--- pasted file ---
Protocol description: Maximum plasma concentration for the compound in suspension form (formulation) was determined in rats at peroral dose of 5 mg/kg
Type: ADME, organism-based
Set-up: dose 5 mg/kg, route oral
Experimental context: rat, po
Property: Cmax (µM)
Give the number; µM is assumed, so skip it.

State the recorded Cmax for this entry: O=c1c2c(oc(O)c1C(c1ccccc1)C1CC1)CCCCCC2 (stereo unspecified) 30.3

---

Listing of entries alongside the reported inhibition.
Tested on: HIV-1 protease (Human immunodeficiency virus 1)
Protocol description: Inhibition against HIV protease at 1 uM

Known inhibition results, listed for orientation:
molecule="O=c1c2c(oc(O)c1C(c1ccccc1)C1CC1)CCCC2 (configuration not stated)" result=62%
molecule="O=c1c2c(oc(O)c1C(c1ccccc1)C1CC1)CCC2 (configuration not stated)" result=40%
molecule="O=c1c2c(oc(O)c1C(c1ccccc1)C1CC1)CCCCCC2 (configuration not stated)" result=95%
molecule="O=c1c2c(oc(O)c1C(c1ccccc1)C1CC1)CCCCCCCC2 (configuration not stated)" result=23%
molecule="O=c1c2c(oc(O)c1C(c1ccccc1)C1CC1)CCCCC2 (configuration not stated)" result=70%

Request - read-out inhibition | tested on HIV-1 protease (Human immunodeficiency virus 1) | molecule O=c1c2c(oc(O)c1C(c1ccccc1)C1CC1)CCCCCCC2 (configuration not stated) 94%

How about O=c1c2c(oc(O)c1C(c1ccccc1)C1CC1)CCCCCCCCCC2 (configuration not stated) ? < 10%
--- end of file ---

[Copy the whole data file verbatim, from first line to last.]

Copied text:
Protocol description: Maximum plasma concentration for the compound in suspension form (formulation) was determined in rats at peroral dose of 5 mg/kg
Type: ADME, organism-based
Set-up: dose 5 mg/kg, route oral
Experimental context: rat, po
Property: Cmax (µM)
Give the number; µM is assumed, so skip it.

State the recorded Cmax for this entry: O=c1c2c(oc(O)c1C(c1ccccc1)C1CC1)CCCCCC2 (stereo unspecified) 30.3

---

Listing of entries alongside the reported inhibition.
Tested on: HIV-1 protease (Human immunodeficiency virus 1)
Protocol description: Inhibition against HIV protease at 1 uM

Known inhibition results, listed for orientation:
molecule="O=c1c2c(oc(O)c1C(c1ccccc1)C1CC1)CCCC2 (configuration not stated)" result=62%
molecule="O=c1c2c(oc(O)c1C(c1ccccc1)C1CC1)CCC2 (configuration not stated)" result=40%
molecule="O=c1c2c(oc(O)c1C(c1ccccc1)C1CC1)CCCCCC2 (configuration not stated)" result=95%
molecule="O=c1c2c(oc(O)c1C(c1ccccc1)C1CC1)CCCCCCCC2 (configuration not stated)" result=23%
molecule="O=c1c2c(oc(O)c1C(c1ccccc1)C1CC1)CCCCC2 (configuration not stated)" result=70%

Request - read-out inhibition | tested on HIV-1 protease (Human immunodeficiency virus 1) | molecule O=c1c2c(oc(O)c1C(c1ccccc1)C1CC1)CCCCCCC2 (configuration not stated) 94%

How about O=c1c2c(oc(O)c1C(c1ccccc1)C1CC1)CCCCCCCCCC2 (configuration not stated) ? < 10%